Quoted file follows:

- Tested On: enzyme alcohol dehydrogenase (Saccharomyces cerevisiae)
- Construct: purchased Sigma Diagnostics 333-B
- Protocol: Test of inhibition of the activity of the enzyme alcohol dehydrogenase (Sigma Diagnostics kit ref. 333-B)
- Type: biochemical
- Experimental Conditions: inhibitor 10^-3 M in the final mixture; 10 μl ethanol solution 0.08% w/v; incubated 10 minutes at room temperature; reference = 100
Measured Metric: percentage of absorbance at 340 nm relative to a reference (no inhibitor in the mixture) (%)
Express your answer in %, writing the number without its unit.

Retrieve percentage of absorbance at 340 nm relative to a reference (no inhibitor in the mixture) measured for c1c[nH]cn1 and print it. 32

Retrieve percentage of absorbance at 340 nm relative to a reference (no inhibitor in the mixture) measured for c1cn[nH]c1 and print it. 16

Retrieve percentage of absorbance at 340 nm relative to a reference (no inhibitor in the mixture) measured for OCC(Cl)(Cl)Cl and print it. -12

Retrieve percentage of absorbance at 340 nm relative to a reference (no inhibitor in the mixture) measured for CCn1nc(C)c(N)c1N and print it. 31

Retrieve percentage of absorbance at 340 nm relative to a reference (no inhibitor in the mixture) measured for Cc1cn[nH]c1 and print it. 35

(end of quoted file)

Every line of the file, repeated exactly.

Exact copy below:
- Tested On: enzyme alcohol dehydrogenase (Saccharomyces cerevisiae)
- Construct: purchased Sigma Diagnostics 333-B
- Protocol: Test of inhibition of the activity of the enzyme alcohol dehydrogenase (Sigma Diagnostics kit ref. 333-B)
- Type: biochemical
- Experimental Conditions: inhibitor 10^-3 M in the final mixture; 10 μl ethanol solution 0.08% w/v; incubated 10 minutes at room temperature; reference = 100
Measured Metric: percentage of absorbance at 340 nm relative to a reference (no inhibitor in the mixture) (%)
Express your answer in %, writing the number without its unit.

Retrieve percentage of absorbance at 340 nm relative to a reference (no inhibitor in the mixture) measured for c1c[nH]cn1 and print it. 32

Retrieve percentage of absorbance at 340 nm relative to a reference (no inhibitor in the mixture) measured for c1cn[nH]c1 and print it. 16

Retrieve percentage of absorbance at 340 nm relative to a reference (no inhibitor in the mixture) measured for OCC(Cl)(Cl)Cl and print it. -12

Retrieve percentage of absorbance at 340 nm relative to a reference (no inhibitor in the mixture) measured for CCn1nc(C)c(N)c1N and print it. 31

Retrieve percentage of absorbance at 340 nm relative to a reference (no inhibitor in the mixture) measured for Cc1cn[nH]c1 and print it. 35